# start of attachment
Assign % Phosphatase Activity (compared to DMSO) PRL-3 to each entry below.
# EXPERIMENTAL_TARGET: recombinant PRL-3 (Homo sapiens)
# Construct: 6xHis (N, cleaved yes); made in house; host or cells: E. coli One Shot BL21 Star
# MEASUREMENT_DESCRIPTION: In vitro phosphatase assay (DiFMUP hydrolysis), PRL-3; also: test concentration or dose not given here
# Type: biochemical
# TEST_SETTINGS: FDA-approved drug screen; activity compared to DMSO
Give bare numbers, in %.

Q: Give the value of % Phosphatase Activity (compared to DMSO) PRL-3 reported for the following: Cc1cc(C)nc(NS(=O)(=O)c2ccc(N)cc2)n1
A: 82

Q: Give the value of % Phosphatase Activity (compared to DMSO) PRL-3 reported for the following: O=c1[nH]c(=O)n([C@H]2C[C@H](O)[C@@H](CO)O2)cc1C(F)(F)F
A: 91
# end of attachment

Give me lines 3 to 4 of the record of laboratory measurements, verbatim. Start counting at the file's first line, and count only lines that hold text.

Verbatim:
# Construct: 6xHis (N, cleaved yes); made in house; host or cells: E. coli One Shot BL21 Star
# MEASUREMENT_DESCRIPTION: In vitro phosphatase assay (DiFMUP hydrolysis), PRL-3; also: test concentration or dose not given here